This series, brought to you by Yahoo! Finance, looks at which upgrades and downgrades make sense, and which ones investors should act on. Today, our headlines include upgrades for both Thermo Fisher Scientific (NYSE:TMO) and DreamWorks (NASDAQ:DWA). But it's not all good news. Turns out, despite projections of 43% revenue growth in Q1, one analyst is busy ...

Downgrading Baidu
 "China's Google," Baidu (NASDAQ:BIDU), is set to report Q1 results on April 25 . Analysts are looking for 18% growth in earnings per share to $1.03, and even speedier performance on revenue growth, expected to top 43%. Regardless, one analyst -- Maxim Group -- is doubling down on its "sell" rating on Baidu and cutting its price target to $75. Is this a mistake?

I think it is, yes.

While there are certainly concerns about the pace of Chinese growth in general, Baidu itself looks pretty strong to me -- and certainly value-priced. The stock costs only 19 times earnings, and if it's true that free cash flow at Baidu ($1.5 billion) hasn't measured up to GAAP earnings ($1.7 billion) lately, then it's still true that Baidu's 20x price-to-free cash flow ratio looks cheap relative to expectations of 30% long-term annual profits gains.

Fact is, if all Baidu manages to produce this month is the 18% profits growth that's expected of it, the stock still looks close to fairly priced given its cash reserves. Accordingly, Maxim's warning of an imminent 17% sell-off in the stock looks overblown.

Is this new DreamWorks upgrade a pipe dream?
 Meanwhile, over at institutional broker B. Riley, it's all happy talk and upgrades about DreamWorks Animation this morning. Flipping from a "sell" rating on the stock to a "buy," Riley appears convinced that DreamWorks will hit a big payday with its upcoming sequel How to Train Your Dragon 2, and is urging investors to buy the stock ahead of a big run-up -- all the way to $23.

But I say that's bunk.

Unprofitable today, and burning cash (as it's done continuously for the past two years), DreamWorks' current financial numbers have little to recommend them. Fact is, even if Riley is right about How to Train Your Dragon 2, and DreamWorks returns to profitability next year, the stock's 22x forward P/E ratio already prices in the chance of this success, and the stock's 17% projected long-term growth rate remains too low to justify the P/E.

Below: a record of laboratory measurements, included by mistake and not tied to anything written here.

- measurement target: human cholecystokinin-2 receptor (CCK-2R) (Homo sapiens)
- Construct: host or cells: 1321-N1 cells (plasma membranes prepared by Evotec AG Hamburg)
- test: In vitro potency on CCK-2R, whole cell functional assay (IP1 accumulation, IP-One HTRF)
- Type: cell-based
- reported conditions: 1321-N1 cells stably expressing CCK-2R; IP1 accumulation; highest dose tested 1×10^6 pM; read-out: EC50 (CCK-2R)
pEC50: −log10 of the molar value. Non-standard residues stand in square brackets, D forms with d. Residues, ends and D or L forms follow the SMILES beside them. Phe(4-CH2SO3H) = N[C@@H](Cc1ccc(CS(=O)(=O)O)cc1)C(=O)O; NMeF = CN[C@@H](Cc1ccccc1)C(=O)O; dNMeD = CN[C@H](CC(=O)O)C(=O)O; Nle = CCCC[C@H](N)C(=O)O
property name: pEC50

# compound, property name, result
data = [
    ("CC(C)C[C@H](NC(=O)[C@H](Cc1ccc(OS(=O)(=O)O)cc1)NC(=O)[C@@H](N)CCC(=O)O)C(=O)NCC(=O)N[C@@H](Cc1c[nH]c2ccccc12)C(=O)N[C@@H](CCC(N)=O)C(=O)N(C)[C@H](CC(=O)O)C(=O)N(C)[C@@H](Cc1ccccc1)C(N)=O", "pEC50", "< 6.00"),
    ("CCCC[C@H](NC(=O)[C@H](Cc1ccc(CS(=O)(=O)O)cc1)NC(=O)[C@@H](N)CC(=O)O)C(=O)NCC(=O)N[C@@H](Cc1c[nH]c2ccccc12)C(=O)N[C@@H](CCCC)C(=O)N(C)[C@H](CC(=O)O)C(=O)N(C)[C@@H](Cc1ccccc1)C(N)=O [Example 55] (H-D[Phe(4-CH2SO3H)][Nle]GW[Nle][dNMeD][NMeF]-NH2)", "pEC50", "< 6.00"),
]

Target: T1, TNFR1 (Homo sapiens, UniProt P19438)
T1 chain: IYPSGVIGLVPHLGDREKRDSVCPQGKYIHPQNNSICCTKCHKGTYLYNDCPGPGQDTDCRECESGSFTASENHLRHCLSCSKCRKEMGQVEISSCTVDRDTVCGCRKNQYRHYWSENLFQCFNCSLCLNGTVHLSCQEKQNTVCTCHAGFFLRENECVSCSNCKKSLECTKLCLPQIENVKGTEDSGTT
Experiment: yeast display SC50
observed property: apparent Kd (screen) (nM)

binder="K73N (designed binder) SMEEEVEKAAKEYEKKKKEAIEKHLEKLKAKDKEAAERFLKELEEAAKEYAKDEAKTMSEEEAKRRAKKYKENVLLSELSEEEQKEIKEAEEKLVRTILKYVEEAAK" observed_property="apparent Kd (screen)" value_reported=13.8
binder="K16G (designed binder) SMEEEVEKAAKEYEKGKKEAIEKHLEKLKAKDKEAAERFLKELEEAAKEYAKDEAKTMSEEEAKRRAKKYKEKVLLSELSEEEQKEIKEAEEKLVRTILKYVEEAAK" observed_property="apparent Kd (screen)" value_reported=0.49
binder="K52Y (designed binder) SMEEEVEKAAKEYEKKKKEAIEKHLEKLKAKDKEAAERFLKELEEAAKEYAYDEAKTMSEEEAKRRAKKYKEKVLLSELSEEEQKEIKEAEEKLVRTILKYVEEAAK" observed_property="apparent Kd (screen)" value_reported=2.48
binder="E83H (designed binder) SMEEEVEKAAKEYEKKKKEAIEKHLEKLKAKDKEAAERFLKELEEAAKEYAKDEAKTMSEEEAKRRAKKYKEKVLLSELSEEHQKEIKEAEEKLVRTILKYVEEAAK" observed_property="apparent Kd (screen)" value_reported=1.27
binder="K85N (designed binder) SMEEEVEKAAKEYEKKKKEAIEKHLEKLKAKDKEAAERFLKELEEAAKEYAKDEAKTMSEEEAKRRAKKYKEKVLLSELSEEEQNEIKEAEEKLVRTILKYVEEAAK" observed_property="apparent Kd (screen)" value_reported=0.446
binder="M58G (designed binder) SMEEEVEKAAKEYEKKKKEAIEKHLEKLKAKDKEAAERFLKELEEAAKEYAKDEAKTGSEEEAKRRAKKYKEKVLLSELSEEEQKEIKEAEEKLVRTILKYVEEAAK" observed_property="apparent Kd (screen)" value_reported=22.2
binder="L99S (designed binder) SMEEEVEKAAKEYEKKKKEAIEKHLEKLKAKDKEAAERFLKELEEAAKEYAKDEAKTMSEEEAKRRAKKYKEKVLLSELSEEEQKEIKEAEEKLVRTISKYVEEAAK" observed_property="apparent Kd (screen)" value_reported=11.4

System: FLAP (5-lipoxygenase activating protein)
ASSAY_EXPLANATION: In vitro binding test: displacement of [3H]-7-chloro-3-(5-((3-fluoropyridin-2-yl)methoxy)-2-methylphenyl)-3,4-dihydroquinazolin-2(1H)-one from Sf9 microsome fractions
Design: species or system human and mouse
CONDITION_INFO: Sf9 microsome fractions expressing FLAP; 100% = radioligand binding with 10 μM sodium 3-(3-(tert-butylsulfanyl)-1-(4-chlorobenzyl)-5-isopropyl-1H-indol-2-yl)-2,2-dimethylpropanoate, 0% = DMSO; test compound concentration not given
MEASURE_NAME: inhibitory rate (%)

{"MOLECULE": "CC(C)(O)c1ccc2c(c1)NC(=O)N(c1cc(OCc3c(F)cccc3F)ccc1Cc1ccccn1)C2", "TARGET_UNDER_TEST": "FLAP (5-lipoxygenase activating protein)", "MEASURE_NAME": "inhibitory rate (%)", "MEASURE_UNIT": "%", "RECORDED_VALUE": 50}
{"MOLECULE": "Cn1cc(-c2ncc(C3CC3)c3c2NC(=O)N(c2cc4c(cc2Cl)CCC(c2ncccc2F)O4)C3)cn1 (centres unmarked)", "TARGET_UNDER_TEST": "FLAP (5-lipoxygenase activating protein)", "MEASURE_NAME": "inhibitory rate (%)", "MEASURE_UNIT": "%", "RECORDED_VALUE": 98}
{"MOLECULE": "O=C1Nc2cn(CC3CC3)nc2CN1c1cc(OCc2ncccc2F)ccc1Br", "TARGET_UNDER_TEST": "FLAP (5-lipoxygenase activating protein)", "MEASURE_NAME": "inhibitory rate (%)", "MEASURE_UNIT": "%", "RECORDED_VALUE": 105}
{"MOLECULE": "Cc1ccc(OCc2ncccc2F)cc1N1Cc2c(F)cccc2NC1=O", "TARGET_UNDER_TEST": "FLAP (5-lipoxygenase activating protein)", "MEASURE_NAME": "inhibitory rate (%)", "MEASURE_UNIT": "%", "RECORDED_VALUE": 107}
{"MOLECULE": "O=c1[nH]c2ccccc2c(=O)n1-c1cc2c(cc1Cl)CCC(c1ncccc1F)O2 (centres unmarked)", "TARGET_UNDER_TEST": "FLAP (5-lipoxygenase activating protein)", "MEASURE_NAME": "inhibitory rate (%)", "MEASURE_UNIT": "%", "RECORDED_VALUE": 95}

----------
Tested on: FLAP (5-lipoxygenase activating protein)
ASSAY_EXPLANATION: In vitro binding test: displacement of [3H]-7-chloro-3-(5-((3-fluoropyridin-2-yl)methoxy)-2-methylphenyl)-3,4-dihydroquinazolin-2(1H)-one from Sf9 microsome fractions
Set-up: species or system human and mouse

And that's if everything goes right with the new film. If How to Train Your Dragon 2 bombs, as so many sequels do, DreamWorks stock could wind up looking even more overpriced "tomorrow," than it already does today.

A rare buyout upgrade
Finally, medical equipment maker Thermo Fisher Scientific is enjoying a second straight day of gains after announcing its megabillion-dollar buyout of Life Technologies (UNKNOWN:UNKNOWN) early Monday. An upgrade to "buy" from Mizuho Securities this morning is adding fuel to Thermo Fisher's Bunsen burner, but is this stock as hot as it's being made out to be?

I certainly don't think so. Viewed on its own, Thermo Fisher's 25x P/E ratio and 11% projected growth rate seem anything but cheap. (Albeit the company's strong free cash flow number -- $1.7 billion -- suggests the stock's not quite as overpriced as it looks). And as for the company it's buying, Life Tech isn't all that great a deal, either.

Valued on earnings, Thermo's presumed new subsidiary costs more than 30 times GAAP profits, which seems quite a lot to pay for sub-10% earnings growth. True, like Thermo Fisher, Life generates superior free cash flow ($661 million last year). But again, it's not so amazingly free cash flow positive as to justify the price Thermo is paying for it -- more than 19x FCF. Nevertheless, Thermo Fisher appears to be overpaying for its acquisition, anteing up 3.3 times annual sales for its prize, a good 50% premium over the 2.2-times-sales valuation its own shares command.

Put simply, Thermo Fisher was no bargain before it agreed to buy Life. It's getting no great bargain when it buys Life. And the two companies, combined, will be just as overpriced as each of them was before, separately.

Fool contributor Rich Smith has no position in any stocks mentioned. The Motley Fool recommends Baidu, DreamWorks Animation, and Thermo Fisher Scientific. The Motley Fool owns shares of Baidu.